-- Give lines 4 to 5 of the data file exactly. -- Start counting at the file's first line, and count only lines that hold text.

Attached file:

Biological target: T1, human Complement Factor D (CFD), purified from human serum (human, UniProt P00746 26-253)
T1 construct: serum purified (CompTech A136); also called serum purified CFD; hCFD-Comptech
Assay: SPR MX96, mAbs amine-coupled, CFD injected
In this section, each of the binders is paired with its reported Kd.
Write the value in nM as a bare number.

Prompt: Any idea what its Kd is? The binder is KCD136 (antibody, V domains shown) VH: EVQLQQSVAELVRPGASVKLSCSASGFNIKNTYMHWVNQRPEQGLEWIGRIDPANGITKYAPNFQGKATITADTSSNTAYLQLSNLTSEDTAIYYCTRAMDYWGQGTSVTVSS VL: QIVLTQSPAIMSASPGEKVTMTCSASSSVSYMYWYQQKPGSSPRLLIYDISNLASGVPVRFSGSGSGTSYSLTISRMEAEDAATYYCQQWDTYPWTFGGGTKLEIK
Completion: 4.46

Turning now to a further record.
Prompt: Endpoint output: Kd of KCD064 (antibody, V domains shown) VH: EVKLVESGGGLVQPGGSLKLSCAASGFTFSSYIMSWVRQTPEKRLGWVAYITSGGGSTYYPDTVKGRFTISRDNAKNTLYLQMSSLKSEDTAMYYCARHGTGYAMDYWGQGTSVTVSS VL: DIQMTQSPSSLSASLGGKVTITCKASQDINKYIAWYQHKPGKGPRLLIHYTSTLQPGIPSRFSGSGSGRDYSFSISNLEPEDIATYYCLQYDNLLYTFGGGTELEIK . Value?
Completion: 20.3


In this section, each of the binders is paired with its reported Kd.
Write the value in nM as a bare number.